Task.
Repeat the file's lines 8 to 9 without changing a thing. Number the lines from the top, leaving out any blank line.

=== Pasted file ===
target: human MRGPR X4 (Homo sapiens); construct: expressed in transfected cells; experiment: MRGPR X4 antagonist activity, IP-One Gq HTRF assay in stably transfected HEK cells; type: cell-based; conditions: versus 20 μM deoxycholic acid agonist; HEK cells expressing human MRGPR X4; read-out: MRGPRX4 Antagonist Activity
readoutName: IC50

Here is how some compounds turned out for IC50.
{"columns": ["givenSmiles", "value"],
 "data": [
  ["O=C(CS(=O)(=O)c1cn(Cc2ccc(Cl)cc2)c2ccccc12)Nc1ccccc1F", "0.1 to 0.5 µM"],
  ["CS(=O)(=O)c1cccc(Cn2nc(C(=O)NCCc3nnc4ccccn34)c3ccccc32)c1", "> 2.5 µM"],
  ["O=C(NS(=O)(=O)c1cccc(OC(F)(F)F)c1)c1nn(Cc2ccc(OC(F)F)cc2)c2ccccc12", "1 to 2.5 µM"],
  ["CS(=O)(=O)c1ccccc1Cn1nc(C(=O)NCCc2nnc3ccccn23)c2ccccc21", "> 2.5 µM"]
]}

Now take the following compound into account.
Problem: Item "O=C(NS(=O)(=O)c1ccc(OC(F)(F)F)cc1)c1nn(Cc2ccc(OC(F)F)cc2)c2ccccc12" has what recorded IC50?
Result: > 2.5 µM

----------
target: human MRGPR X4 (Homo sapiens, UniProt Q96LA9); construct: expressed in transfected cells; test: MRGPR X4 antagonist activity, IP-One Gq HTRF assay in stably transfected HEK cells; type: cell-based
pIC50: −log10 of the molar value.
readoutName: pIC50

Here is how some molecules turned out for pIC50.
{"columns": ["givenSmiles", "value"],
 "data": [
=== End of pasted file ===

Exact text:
  ["O=C(NS(=O)(=O)c1cccc(OC(F)(F)F)c1)c1nn(Cc2ccc(OC(F)F)cc2)c2ccccc12", "1 to 2.5 µM"],
  ["CS(=O)(=O)c1ccccc1Cn1nc(C(=O)NCCc2nnc3ccccn23)c2ccccc21", "> 2.5 µM"]